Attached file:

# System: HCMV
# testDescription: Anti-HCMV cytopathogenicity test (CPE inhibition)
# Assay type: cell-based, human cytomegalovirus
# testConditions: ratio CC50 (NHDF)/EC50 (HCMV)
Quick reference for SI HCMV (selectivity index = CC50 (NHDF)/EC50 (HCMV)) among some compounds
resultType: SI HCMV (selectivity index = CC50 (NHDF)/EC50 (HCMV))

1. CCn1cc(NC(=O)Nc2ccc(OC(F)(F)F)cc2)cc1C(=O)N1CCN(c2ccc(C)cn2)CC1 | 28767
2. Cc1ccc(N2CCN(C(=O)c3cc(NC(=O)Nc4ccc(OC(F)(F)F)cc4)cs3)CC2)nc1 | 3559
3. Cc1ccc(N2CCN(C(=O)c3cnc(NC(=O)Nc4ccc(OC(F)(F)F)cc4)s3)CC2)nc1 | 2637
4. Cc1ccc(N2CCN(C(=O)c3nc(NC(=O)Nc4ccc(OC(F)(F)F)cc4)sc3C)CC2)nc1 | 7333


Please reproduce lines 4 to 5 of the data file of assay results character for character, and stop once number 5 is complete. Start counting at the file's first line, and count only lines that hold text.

# testConditions: ratio CC50 (NHDF)/EC50 (HCMV)
Quick reference for SI HCMV (selectivity index = CC50 (NHDF)/EC50 (HCMV)) among some compounds